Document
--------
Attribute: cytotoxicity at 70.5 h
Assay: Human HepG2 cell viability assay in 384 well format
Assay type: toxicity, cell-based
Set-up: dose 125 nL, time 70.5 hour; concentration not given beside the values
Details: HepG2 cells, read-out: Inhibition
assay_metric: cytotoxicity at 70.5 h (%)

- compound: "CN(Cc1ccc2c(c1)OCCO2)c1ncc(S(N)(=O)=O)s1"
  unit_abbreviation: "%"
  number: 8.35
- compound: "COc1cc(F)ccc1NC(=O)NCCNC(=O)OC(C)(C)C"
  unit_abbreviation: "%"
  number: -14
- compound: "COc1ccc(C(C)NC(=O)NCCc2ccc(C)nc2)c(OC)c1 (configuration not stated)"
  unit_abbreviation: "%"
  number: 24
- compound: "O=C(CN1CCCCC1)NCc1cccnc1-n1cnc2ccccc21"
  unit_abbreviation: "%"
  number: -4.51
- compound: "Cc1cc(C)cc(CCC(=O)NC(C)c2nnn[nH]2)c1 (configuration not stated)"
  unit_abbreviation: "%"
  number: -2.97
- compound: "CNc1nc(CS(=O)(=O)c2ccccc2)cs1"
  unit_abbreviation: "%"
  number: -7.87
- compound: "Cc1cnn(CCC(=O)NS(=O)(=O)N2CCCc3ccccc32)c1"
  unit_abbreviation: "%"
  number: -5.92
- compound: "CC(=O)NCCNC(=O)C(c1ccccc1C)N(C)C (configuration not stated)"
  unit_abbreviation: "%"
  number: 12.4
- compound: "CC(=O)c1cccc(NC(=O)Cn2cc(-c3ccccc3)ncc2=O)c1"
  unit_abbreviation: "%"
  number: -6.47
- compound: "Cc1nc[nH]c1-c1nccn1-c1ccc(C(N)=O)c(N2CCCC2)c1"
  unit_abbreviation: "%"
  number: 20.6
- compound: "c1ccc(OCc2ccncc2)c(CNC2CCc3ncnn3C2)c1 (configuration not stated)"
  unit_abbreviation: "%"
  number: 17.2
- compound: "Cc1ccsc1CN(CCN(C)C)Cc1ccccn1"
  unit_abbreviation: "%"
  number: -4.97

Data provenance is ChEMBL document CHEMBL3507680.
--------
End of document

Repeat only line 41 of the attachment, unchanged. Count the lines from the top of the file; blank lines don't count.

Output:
  unit_abbreviation: "%"